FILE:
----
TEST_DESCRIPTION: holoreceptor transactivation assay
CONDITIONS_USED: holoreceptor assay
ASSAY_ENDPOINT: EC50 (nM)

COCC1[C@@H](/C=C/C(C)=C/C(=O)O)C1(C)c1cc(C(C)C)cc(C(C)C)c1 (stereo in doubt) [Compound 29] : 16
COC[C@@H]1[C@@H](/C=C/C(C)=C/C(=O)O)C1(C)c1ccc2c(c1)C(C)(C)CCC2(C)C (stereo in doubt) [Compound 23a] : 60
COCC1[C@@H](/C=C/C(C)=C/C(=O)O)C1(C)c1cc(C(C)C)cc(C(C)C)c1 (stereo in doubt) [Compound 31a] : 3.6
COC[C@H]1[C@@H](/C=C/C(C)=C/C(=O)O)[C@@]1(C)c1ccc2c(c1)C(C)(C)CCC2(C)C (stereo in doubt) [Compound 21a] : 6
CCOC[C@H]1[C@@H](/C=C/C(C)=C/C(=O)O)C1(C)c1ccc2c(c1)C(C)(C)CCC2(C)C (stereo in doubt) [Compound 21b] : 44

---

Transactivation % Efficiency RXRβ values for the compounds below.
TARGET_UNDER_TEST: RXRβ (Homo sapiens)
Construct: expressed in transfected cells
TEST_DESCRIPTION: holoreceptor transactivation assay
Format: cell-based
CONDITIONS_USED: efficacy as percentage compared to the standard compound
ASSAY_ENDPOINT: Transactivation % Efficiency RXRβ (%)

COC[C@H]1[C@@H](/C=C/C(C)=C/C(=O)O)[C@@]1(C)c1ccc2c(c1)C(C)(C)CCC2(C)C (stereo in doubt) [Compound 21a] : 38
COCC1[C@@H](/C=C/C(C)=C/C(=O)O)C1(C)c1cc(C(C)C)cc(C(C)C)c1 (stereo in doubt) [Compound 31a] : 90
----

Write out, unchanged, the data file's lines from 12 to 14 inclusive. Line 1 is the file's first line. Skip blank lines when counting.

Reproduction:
Construct: expressed in transfected cells
TEST_DESCRIPTION: holoreceptor transactivation assay
Format: cell-based